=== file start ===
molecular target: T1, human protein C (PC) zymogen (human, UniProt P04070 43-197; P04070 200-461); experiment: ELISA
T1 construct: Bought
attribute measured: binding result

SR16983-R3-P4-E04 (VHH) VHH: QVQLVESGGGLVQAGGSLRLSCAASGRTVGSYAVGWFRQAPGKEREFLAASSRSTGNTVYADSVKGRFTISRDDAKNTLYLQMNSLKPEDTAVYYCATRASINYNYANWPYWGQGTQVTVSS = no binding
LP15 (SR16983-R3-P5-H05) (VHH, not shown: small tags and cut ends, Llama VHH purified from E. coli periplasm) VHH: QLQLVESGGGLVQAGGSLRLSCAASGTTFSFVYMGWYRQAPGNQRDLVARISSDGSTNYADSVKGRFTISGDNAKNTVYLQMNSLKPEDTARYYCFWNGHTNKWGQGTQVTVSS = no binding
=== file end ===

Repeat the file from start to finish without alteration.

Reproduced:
molecular target: T1, human protein C (PC) zymogen (human, UniProt P04070 43-197; P04070 200-461); experiment: ELISA
T1 construct: Bought
attribute measured: binding result

SR16983-R3-P4-E04 (VHH) VHH: QVQLVESGGGLVQAGGSLRLSCAASGRTVGSYAVGWFRQAPGKEREFLAASSRSTGNTVYADSVKGRFTISRDDAKNTLYLQMNSLKPEDTAVYYCATRASINYNYANWPYWGQGTQVTVSS = no binding
LP15 (SR16983-R3-P5-H05) (VHH, not shown: small tags and cut ends, Llama VHH purified from E. coli periplasm) VHH: QLQLVESGGGLVQAGGSLRLSCAASGTTFSFVYMGWYRQAPGNQRDLVARISSDGSTNYADSVKGRFTISGDNAKNTVYLQMNSLKPEDTARYYCFWNGHTNKWGQGTQVTVSS = no binding